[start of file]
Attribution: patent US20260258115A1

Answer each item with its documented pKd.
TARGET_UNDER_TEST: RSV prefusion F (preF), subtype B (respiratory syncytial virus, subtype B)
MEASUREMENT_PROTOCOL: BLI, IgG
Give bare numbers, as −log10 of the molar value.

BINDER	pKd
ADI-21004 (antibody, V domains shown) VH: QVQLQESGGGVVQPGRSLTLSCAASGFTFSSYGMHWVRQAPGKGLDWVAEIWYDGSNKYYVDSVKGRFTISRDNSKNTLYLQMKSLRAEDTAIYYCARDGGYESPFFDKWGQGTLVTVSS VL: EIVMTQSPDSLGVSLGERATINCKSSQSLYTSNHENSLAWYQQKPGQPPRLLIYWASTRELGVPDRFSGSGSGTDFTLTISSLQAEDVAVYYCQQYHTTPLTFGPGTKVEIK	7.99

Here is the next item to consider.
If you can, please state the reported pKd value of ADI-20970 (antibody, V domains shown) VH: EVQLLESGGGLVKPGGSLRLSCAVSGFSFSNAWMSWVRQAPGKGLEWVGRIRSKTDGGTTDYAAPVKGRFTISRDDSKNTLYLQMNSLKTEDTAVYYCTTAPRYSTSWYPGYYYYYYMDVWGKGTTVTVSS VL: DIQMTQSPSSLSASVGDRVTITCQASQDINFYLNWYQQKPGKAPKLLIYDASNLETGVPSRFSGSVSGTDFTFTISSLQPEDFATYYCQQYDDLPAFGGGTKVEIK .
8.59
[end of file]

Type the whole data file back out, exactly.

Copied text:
Attribution: patent US20260258115A1

Answer each item with its documented pKd.
TARGET_UNDER_TEST: RSV prefusion F (preF), subtype B (respiratory syncytial virus, subtype B)
MEASUREMENT_PROTOCOL: BLI, IgG
Give bare numbers, as −log10 of the molar value.

BINDER	pKd
ADI-21004 (antibody, V domains shown) VH: QVQLQESGGGVVQPGRSLTLSCAASGFTFSSYGMHWVRQAPGKGLDWVAEIWYDGSNKYYVDSVKGRFTISRDNSKNTLYLQMKSLRAEDTAIYYCARDGGYESPFFDKWGQGTLVTVSS VL: EIVMTQSPDSLGVSLGERATINCKSSQSLYTSNHENSLAWYQQKPGQPPRLLIYWASTRELGVPDRFSGSGSGTDFTLTISSLQAEDVAVYYCQQYHTTPLTFGPGTKVEIK	7.99

Here is the next item to consider.
If you can, please state the reported pKd value of ADI-20970 (antibody, V domains shown) VH: EVQLLESGGGLVKPGGSLRLSCAVSGFSFSNAWMSWVRQAPGKGLEWVGRIRSKTDGGTTDYAAPVKGRFTISRDDSKNTLYLQMNSLKTEDTAVYYCTTAPRYSTSWYPGYYYYYYMDVWGKGTTVTVSS VL: DIQMTQSPSSLSASVGDRVTITCQASQDINFYLNWYQQKPGKAPKLLIYDASNLETGVPSRFSGSVSGTDFTFTISSLQPEDFATYYCQQYDDLPAFGGGTKVEIK .
8.59